32. The method of claim 31, wherein interpolating the path loss error comprises interpolating the path loss error relative to each known position at each candidate position using a multi-dimensional interpolation technique.
33. The method of claim 29, and further comprising generating estimated path loss data with respect to each known position by:
a. with respect to a test signal transmitted from each known position, measuring path loss at each of the other known positions to measure the path loss between all combinations of pairs of known positions;
b. for each known position, deriving parameters for a path loss model function from the measured path loss between that known position and each of the other known positions; and
c. computing a path loss estimate between a candidate position and each known position by evaluating the path loss model function using the parameters derived for each known position.
34. The method of claim 33, wherein deriving comprises minimizing a mean squared error between the measured path loss between a known position and each of the other known positions and the path loss model function between that known position and each of the other known positions.
35. The method of claim 34, wherein deriving comprises computing a minimum of a square of a norm of a difference between a vector representing measured path loss between a known position and each of the other known positions and a vector representing the path loss model function based on corresponding distances between the known position and each of the other known positions.
36. The method of claim 28, wherein receiving comprises receiving one or more emissions from the target device at each of a plurality of antennas at each of the plurality of known positions.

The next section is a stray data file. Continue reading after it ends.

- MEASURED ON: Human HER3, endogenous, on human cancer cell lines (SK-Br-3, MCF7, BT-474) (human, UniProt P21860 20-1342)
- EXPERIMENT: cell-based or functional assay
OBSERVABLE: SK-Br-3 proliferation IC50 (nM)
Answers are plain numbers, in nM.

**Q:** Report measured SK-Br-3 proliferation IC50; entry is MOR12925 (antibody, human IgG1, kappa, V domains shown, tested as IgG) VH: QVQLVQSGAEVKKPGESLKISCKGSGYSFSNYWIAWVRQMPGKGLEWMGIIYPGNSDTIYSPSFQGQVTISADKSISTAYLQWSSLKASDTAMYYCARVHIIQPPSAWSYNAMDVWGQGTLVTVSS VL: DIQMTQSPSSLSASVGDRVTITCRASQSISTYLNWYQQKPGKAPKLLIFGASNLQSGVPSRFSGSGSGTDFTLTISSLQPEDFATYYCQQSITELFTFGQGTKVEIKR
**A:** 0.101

37. A method for determining a position of a target device based on data pertaining to strength of an emission received from the target device at a plurality of known positions, the method comprising:
a. receiving an emission from the target device at each of a plurality of known positions to produce receive signal strength data; and
b. computing a most likely position over a plurality of candidate positions, a plurality of path loss models and a plurality of candidate transmit powers of the target device based on the receive signal strength data, wherein computing comprises computing a position u*, where
u * = arg min u min P Tx r - r ^ ( u , P Tx ) 2 ,
where u is one of the plurality of candidate positions, PTx is one of a plurality of candidate transmit powers of the target device, r is a vector representing receive signal strength observations at the plurality of radio sensor devices, and
r ~ ( u , P Tx ) = Δ 10 log 10 [ 10 0.1 ( P Tx · 1 - [ L ^ ( u , u sens ( 1 ) ) , , L ^ ( u , u sens ( N ) ) ] T ) + 10 0.1 · NF ] , where L ^ ( u , u sens ( j ) ) = Δ Lmodel ( u , u sens ( j ) ) + Interp ( u , u sens ( l ) , , u sens ( N ) , e j )
is a path loss estimate at candidate position u with respect to sensor position (j), usens(j), and Lmodel(u,usens(j)) is path loss model data between candidate position u and sensor position usens(j), ej is the path loss error between the measured path loss and the path loss model data Lmodel(u,usens(j)), and Interp( ) is an interpolation function representing interpolation of the path loss error relative to each radio sensor device at a candidate position from the path loss errors.
38. The method of claim 37, wherein computing comprising applying an iterative multi-dimensional minimization algorithm to the equation
arg min u min P Tx r - r ^ ( u , P Tx ) 2 over u .
39. The method of claim 37, wherein computing comprises estimating the position of the target device based on a sequence r1, . . . ,rNseq of receive signal strength observations from multiple transmissions by the target device, by computing the position
u * = arg min u min P Tx n = 1 N seq r n - r ^ ( u , P Tx ) 2 ,
for the Nseq of observations r1, . . . , rNseq.
40. The method of claim 37, wherein computing comprises estimating the position of the target device based on a sequence rn of receive signal strength observations from multiple transmissions by the target device, by solving for
u * = arg min u min P Tx LPF n ( r n - r ^ ( u , P Tx ) 2 ) ,
where LPF represents a low pass filter, one for each candidate positionltransmit power pair (u,PTx), and wherein a most likely position estimate is the candidate position that corresponds to the low pass filter having the smallest output.
41. The method of claim 37, wherein computing a position estimate u* of the target device comprises computing
u * = arg min u min P Tx LPF n r1 n - r ^ ( u , P Tx ) 2 + + rP n - r ^ ( u , P Tx ) 2 ,